During my three years as part of the Living Room drop-in, I worked under Rob’s leadership and then shared the helm with Mary before Eric began to lead it. We collected stories and made friends. This community of people, these friends of ours were an important part of our lives. During that time, I was in graduate school, and the Living Room was the thing that gave me purpose and moved my spirit.When confronting the travails of grad school, they paled in comparison to my friends who had chosen or had thrust upon them this other way of life.

Something we learned quickly was the importance of the group – the family – the community necessary to make it on the streets. Mary and I were a team and a sounding board to talk about the night’s events, to cry and pray at things beyond our reach when we saw our friends in battle with themselves or others.

One evening I met a kid named Chris. His eyes still shone with that sense of possibility. Apart from his eyes, his demeanor, the clothing with a light dusting of dirt and his way with the others all singled him out as a newbie. He seemed happy in his new lifestyle and friendly, if not a bit shy. I had pegged him as one of the rich kids looking to escape that lifestyle- it was not uncommon to find them loitering on Haight Street, in “rough” and “worn” looking clothing, as if auditioning for a part before reading the script and learning the character’s outcome.

I watched the weeks go by and saw Chris a handful of times until he stopped coming to the Living Room. Then one afternoon several months after I’d last seen him, I ran into him on Haight Street, a changed kid.

His long brown hair now gnarled and matted, those bright brown eyes now empty of their former sheen. He walked alone but talked loudly to an unseen companion. I said hello and he looked at me blankly even as I tried to remind him where we’d met. We parted one toward the park and the waiting drum circle, the other in a haze and fog that had engulfed him. I saw him one other time but kept my distance picking up further cues of dissociation. It saddened me, not knowing how far further down the rabbit hole he would have to fall and if he would ever find his way back.

My friends who lived outside, calling the trees and inlets of Golden Gate Park home- who lived under the Bay Bridge and forged a life outside of the rules of the indoor people- they taught me so much. Perhaps the most important lesson learned involved the necessity of community. Sure, there were the lone wolves among the street kids who happened upon the Living Room, my chess teacher and friend Johnson, among them, but he is a friend for another story.  They understood the importance of watching each others’ backs and possessions. When one kid got sent to jail for drug possession, his friends watched his dog, Socrates until he was released.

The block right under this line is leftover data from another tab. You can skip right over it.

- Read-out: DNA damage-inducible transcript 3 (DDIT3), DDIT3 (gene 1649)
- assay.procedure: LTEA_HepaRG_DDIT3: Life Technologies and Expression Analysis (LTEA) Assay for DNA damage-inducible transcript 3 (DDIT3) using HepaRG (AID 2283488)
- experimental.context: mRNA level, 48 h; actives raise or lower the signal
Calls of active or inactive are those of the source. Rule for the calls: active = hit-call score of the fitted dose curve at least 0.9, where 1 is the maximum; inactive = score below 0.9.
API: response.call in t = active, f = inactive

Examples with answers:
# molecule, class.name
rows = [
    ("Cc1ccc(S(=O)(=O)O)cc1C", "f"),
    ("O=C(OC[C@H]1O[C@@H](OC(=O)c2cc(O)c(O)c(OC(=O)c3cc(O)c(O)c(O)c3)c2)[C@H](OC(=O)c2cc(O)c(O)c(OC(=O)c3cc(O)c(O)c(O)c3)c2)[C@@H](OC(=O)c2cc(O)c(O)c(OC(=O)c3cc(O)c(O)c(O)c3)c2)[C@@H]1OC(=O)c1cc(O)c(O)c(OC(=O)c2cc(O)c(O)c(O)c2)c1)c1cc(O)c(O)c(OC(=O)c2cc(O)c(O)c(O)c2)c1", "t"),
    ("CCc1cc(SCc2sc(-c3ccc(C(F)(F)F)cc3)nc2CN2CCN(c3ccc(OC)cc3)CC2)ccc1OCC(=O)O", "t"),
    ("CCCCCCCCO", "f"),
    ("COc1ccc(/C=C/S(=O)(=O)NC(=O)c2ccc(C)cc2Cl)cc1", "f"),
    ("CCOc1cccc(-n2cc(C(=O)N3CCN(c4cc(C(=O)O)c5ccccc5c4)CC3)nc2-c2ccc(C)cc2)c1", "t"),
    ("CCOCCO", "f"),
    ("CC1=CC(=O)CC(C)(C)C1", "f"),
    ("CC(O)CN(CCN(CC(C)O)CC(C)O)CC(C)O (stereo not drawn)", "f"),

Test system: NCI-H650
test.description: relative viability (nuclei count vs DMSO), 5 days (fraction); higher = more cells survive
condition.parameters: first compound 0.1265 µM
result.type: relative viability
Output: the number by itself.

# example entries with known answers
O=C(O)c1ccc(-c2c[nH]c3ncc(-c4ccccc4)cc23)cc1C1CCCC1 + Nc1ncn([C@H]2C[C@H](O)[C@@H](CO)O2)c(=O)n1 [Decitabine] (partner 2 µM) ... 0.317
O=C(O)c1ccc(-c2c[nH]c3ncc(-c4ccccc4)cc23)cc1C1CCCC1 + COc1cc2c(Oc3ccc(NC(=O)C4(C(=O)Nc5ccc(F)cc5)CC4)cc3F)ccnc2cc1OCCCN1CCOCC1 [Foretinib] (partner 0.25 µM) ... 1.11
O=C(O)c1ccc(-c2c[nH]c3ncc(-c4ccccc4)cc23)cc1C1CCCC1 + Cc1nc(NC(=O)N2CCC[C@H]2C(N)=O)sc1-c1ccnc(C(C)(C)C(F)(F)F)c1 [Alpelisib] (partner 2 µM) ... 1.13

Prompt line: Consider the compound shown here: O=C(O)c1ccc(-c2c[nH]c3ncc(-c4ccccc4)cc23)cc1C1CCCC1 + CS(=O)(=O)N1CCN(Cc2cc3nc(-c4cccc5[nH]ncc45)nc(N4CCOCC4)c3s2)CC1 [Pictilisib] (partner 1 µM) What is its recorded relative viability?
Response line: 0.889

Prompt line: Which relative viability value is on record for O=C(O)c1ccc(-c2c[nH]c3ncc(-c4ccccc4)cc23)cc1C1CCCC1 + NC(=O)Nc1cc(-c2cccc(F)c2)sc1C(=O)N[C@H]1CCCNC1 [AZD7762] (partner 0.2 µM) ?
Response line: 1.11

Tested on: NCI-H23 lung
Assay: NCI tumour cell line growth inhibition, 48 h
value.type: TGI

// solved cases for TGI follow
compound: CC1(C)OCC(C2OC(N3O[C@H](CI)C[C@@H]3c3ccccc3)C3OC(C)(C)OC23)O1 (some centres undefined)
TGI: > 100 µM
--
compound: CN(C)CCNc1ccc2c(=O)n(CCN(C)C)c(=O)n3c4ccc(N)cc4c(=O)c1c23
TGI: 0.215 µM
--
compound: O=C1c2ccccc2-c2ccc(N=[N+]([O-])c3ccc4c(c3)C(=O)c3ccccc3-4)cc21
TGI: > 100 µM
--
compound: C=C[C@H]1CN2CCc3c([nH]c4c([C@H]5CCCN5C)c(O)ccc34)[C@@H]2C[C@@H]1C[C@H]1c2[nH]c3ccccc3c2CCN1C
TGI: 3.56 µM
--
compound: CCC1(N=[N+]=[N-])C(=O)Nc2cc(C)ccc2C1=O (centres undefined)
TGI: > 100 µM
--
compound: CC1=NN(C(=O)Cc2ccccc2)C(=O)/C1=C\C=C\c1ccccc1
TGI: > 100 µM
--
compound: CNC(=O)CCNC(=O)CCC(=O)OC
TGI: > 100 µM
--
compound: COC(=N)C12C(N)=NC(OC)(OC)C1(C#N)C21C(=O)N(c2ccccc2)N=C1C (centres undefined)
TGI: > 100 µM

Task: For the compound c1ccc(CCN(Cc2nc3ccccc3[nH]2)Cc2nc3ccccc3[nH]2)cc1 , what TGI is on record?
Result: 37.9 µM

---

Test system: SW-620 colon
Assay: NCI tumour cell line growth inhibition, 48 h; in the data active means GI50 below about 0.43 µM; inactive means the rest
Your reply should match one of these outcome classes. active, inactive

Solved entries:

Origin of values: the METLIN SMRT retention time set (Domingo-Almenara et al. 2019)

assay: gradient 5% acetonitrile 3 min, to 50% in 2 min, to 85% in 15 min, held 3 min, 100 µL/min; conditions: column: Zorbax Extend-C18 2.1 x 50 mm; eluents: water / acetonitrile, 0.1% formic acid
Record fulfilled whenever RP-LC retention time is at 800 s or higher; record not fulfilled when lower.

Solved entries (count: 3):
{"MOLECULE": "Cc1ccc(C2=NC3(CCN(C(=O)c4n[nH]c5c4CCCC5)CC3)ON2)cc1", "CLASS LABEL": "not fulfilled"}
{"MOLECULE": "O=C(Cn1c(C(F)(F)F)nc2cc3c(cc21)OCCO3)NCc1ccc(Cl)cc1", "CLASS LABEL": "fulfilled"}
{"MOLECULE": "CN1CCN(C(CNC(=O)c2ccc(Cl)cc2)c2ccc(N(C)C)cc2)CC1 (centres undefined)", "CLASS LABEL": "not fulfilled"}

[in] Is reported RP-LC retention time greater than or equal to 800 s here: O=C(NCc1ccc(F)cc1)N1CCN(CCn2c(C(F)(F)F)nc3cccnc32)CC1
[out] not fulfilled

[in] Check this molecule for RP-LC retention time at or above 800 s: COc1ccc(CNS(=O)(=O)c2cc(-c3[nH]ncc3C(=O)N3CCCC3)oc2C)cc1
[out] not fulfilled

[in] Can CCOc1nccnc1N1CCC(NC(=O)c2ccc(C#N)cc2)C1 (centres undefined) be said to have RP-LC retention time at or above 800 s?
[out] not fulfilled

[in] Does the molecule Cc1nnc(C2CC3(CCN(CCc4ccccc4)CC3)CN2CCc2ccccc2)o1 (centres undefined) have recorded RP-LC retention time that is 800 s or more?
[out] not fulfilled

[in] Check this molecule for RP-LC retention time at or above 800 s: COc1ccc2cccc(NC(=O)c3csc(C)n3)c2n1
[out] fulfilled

When my time to depart from the Living Room came nigh, I departed unexpectedly and as quickly as my first visit had convinced me to ingratiate myself into this community. My exit and the reasons for it resembled more of a Roman candle than a long steady burn. During that time, I also began to question if people can really change- myself included. This involved me interviewing friends of different ages, trying to gather as many perspectives as possible.

I needed to believe we can.

And that was the key- the “we.” We’re not so different, are we- the ones who dwell indoors? It’s so rote and expected, that phrase of Thomas Merton‘s, but it is true: “No man is an island.” We need each other. Together we are stronger.

A proverb in the book of Ecclesiastes says, “Two are better than one because they have a good return for their work: If one falls down, his friend can help him up. But pity the man who falls and has no one to help him up! Also, if two lie down together, they will keep warm. But how can one keep warm alone? Though one may be overpowered, two can defend themselves. A cord of three strands is not quickly broken.”

See, it takes a village. And sometimes or especially when change is involved, the role the village plays becomes paramount. Is it one of support? Is it one of static understandings?

I tried going back to the Living Room after Eric had taken over running it, after Mary had moved away, after I had moved into San Francisco from Marin. And while it felt good to see old faces, give hugs to old friends and support Eric’s leadership, it felt different. I had changed and so had it. The community playing the pivotal role in my life had shifted. This place which had shaped me and both softened my heart and hardened my understandings of life on the streets no longer fit.

When the change comes, we must not fight it, but instead recognize the secret is to learn from it- best done with a village that’s got your back. And sometimes that might involve a slice of pie…

(to be continued)

village pie spinach pie